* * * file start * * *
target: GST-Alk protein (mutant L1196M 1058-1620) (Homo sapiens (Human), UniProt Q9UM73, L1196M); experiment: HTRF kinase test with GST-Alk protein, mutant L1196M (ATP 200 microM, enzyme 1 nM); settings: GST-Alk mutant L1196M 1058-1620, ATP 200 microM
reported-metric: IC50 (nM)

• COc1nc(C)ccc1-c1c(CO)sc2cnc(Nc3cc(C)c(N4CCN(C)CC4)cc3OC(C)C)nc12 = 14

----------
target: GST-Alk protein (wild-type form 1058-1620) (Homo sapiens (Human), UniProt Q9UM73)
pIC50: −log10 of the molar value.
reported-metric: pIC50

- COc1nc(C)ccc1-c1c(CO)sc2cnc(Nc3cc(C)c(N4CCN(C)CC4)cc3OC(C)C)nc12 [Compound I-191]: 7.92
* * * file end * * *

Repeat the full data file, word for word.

target: GST-Alk protein (mutant L1196M 1058-1620) (Homo sapiens (Human), UniProt Q9UM73, L1196M); experiment: HTRF kinase test with GST-Alk protein, mutant L1196M (ATP 200 microM, enzyme 1 nM); settings: GST-Alk mutant L1196M 1058-1620, ATP 200 microM
reported-metric: IC50 (nM)

• COc1nc(C)ccc1-c1c(CO)sc2cnc(Nc3cc(C)c(N4CCN(C)CC4)cc3OC(C)C)nc12 = 14

----------
target: GST-Alk protein (wild-type form 1058-1620) (Homo sapiens (Human), UniProt Q9UM73)
pIC50: −log10 of the molar value.
reported-metric: pIC50

- COc1nc(C)ccc1-c1c(CO)sc2cnc(Nc3cc(C)c(N4CCN(C)CC4)cc3OC(C)C)nc12 [Compound I-191]: 7.92